So, nothing like multipaction, though I think secondary emission does have a part in this. Sorry Richard (and Philo). You were right about a metric ton of other stuff, though. One thing not otherwise mentioned here is Richard's intuition that most of the ions in a self-ionizing fusor are created near the grid and near the bottom of the potential well - I tested and verified this myself.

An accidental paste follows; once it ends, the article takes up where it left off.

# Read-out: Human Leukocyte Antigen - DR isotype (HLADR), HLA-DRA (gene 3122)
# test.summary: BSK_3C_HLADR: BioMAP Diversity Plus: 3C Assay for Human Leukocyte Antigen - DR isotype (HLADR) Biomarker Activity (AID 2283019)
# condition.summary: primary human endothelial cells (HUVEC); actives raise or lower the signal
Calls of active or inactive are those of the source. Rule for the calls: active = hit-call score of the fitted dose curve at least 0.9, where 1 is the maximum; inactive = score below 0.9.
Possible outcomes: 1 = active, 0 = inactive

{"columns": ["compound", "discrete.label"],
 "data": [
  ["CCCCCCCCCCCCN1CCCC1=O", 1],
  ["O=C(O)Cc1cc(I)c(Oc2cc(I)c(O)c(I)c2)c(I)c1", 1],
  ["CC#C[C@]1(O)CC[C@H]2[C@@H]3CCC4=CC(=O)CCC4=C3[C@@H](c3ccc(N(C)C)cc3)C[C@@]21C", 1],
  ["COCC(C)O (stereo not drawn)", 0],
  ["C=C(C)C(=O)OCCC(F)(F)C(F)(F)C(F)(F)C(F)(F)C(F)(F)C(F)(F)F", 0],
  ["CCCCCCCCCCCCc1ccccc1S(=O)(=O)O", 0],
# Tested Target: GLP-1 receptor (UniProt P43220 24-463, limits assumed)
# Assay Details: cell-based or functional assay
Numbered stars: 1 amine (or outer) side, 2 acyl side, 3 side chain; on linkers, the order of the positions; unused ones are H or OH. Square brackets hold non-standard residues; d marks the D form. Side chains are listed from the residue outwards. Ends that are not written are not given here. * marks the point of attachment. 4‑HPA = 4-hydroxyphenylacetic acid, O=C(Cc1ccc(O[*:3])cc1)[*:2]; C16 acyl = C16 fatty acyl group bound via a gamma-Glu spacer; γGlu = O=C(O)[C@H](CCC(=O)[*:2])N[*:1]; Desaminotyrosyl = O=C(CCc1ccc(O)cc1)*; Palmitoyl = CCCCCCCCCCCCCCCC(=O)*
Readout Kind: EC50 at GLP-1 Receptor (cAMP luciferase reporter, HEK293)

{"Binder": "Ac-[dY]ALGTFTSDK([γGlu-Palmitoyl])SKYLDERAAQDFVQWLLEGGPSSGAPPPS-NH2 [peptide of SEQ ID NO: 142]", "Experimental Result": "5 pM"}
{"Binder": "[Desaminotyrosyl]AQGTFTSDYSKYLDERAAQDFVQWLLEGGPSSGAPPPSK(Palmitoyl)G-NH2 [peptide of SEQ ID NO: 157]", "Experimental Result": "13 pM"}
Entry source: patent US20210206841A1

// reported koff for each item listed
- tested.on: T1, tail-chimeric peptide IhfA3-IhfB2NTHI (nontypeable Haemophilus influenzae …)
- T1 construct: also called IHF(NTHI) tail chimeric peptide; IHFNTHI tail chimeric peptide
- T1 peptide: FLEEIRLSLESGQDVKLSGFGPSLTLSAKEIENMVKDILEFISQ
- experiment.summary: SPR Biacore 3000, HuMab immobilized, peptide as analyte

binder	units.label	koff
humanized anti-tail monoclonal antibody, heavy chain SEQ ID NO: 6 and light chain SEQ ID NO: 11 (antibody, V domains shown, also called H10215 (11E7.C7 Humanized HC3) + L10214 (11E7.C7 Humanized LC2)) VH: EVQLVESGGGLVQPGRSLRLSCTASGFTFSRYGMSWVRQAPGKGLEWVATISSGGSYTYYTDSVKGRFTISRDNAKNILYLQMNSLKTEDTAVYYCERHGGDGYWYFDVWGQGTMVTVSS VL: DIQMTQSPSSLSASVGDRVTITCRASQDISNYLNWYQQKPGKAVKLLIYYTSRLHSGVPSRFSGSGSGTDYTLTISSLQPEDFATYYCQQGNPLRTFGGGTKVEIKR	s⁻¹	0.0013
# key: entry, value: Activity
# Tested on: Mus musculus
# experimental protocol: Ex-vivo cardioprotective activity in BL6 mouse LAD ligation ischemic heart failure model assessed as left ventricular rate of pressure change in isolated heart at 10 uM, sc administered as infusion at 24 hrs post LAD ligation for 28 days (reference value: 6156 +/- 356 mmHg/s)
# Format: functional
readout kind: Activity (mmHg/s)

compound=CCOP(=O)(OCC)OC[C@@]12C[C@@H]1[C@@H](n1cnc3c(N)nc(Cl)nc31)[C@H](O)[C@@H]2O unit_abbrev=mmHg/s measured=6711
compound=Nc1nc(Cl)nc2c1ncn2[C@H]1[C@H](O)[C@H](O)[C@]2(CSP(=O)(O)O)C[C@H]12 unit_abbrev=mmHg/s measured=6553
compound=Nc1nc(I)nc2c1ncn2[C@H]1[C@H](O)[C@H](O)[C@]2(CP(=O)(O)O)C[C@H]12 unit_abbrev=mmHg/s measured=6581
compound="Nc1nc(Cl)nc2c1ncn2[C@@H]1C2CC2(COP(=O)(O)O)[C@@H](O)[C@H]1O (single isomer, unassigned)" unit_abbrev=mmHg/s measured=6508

Really, the main advantage I or anyone has over Philo - we have much better data acq stuff. When I replicated some of what he claimed, that others couldn't replicate, and thus thought him nuts - at least I had proof I - and others - could believe in, and a ballpark reading of stuff he had no way of seeing at all - the oscillation frequencies (which, on examination of his gear, would be just about where I'm poking around now, looking at his lash up with parasitic L and C in mind). I note no pictures of oscilloscopes in Philo's work - or video recorders pointed at them. It might require fewer brains with help like that(!).